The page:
Tamam Shud

Tamam Shud 3

The Somerton Man mystery

by Kerry Greenwood

Paperback / softback Publication Date: 30/10/2012

2/5 Rating 3 Reviews
RRP  $27.99 $23.56
In 1948 a man was found dead on an Adelaide beach. Well-dressed and unmarked, he had a half-smoked cigarette by his side, but no identity documents. Six decades on we don't know who he was, how he got there or how he died. Somerton Man remains one of Australia's most mysterious cold cases.
Yet it is the bizarre details of this case that make it the stuff of a spy novel. The missing labels from all his clothing. The tiny piece of paper with the words 'Tamam Shud' found sewn into the lining of the dead man's coat. A mysterious code found etched inside the very book of Persian poetry from which this note was torn. Brimming with facts that are stranger than fiction, the case has intrigued novelist Kerry Greenwood for almost her whole life. She goes on a journey into her own past to try to solve this crime, uncovering a new way of writing about true crime - and herself - as she goes.
True crime
Paperback / softback
Publication Date:
NewSouth Publishing
Country of origin:
Dimensions (mm):
Kerry Greenwood

Kerry Greenwood has written thirteen novels in the Phryne Fisher series, the most recent being The Castlemaine Murders (2003).

She is also the author of The Childstone Cycle, Cassandra, Recipes for Crime (with Jenny Pausacker) and has edited The Things She Loves, a collection of essays about women who kill.

Kerry has worked as a folk singer, factory hand, director, producer, translator, costumer-maker, cook and also works for Victoria Legal Aid as an advocate in the Magistrates' Courts.

She is not married, has no children and lives with four cats and an accredited Wizard. In her spare time, she stares blankly out of the window. And she has no idea where she gets her ideas from.

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Customer Reviews

Average Rating

2 / 5 (3 Ratings)
5 stars (0)
4 stars (1)
3 stars (0)
2 stars (1)
1 stars (1)
  • A little too chatty

    by on

    I brought this book hoping for an accessible and comprehensive coverage of the Somerton Beach Man mystery. Have to admit reading it proved to be rather a disappointment. The style was more 'chatty' than 'forensic' (but that was probably intentional, just not what I was looking for) and I thought the coverage of important aspects of the mystery (such as the Nurse who lived close to Somerton Beach, where the Man's body was found, and probably knew who he was and, possibly, why he was there) was too superficial.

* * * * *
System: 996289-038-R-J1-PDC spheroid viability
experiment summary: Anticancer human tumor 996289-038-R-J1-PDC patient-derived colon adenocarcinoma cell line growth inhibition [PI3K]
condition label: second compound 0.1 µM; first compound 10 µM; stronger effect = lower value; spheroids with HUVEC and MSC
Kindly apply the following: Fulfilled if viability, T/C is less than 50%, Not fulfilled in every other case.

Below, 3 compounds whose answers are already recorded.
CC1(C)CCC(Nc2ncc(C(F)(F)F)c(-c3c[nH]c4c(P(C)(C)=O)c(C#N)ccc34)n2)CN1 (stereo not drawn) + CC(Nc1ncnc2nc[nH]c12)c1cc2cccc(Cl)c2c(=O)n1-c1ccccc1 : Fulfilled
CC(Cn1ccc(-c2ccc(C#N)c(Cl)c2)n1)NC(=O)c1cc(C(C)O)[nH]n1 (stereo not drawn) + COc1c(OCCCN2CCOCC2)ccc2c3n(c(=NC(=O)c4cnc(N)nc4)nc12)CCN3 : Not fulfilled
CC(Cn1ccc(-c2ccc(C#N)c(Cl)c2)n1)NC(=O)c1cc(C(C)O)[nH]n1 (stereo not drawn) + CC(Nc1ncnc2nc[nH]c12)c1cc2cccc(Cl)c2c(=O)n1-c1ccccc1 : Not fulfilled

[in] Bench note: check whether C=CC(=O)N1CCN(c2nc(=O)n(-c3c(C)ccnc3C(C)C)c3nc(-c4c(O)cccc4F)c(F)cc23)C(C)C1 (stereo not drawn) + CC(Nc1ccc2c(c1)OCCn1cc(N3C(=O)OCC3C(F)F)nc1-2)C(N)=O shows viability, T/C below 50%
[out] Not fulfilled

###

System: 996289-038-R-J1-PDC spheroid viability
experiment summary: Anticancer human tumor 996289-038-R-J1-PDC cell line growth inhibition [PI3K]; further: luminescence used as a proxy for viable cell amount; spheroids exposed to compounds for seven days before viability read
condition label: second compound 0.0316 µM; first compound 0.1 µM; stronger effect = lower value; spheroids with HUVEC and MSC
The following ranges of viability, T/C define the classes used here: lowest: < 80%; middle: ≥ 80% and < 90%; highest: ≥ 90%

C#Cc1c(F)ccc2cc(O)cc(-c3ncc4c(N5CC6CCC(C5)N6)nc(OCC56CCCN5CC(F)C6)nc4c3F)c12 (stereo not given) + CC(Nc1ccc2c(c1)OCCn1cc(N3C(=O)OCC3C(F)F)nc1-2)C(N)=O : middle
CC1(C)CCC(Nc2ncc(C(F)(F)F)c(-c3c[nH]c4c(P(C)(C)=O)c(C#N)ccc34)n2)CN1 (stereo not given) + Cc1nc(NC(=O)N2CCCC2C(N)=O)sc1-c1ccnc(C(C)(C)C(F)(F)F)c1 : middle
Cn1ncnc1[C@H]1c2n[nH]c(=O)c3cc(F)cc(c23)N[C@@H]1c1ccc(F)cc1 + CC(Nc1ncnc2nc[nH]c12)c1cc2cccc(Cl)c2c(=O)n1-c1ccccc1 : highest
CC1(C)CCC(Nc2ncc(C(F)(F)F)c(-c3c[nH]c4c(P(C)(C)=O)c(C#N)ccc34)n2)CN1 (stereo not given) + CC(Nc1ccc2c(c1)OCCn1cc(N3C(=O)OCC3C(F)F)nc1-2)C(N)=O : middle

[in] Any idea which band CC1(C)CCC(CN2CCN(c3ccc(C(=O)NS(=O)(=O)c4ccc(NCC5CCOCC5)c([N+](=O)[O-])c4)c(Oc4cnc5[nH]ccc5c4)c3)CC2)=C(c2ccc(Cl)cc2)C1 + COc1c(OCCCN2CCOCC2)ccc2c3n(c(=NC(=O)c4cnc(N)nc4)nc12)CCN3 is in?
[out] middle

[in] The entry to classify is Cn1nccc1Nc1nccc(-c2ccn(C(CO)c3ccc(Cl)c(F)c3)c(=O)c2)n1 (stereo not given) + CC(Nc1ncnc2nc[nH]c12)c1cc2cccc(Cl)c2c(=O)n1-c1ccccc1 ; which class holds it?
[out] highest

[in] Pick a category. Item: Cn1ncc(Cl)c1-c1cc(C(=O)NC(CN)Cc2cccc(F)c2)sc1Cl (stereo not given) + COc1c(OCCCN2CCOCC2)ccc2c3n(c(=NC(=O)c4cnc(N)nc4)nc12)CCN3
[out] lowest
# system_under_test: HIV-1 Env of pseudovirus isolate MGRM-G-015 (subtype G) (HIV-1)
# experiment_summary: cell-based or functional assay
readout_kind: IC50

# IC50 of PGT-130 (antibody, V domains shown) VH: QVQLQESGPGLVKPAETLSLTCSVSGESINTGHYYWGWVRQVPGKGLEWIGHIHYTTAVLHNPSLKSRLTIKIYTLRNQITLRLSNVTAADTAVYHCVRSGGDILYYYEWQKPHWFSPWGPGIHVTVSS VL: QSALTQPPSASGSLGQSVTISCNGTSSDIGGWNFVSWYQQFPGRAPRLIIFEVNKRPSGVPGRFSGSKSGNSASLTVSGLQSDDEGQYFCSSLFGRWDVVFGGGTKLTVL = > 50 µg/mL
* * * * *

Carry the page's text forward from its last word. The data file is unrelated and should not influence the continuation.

Having said that: I enjoyed the read even if it left me dissatisfied that I hadn't been given 'all the facts' or speculations

  • A pointless, silly book

    by on

    How did this book ever get published? On Greenwood's reputation as, I believe, a novelist whose books sell well, rather than on its own merits. Clunkily written, full of embarrassing and childish attempts at humour, it adds nothing to the explanation of "Somerton Man"; in fact, it manages to detract from what little information there is. Greenwood can come up with whatever wild and wonderful theories she wants to, but should keep them for her friends, or her blog, rather than a book that may lead buyers to think they are paying for new information or a reasoned discussion of a famous mystery. Greenwood is far too keen to reminisce about her father in this book -- and if he really gossipped in the pub at Woomera about the secret work being done there in the space-race days, he'd have been under arrest pronto. Author and publisher should be ashamed of themselves for palming off this piece of rubbish on the public. I'd give it no stars if the rating system allowed.

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